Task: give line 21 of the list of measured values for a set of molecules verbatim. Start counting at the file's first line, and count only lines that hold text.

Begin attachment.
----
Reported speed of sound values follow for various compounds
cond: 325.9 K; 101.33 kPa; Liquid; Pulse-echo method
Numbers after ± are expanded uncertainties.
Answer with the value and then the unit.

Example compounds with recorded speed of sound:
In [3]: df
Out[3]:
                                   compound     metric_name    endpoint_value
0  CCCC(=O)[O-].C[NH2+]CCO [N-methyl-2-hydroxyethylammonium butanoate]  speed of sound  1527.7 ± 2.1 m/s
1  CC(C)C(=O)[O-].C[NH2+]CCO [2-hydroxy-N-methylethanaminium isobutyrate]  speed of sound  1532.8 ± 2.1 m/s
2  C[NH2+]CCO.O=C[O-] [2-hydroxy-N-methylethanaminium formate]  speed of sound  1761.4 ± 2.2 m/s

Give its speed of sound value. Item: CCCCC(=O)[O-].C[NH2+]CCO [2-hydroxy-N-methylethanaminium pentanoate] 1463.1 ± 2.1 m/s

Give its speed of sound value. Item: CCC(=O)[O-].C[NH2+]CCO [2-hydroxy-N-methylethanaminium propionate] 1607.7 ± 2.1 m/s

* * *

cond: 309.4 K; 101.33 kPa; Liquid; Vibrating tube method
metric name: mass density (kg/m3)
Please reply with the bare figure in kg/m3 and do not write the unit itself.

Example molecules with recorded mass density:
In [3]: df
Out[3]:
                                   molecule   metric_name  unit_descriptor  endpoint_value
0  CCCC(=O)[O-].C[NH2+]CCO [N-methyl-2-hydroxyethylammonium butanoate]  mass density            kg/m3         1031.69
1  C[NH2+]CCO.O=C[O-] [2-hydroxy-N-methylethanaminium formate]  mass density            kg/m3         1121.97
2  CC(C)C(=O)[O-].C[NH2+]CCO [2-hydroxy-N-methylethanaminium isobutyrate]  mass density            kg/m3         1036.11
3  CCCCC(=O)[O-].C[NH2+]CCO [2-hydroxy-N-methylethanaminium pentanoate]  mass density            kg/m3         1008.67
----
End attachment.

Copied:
                                   molecule   metric_name  unit_descriptor  endpoint_value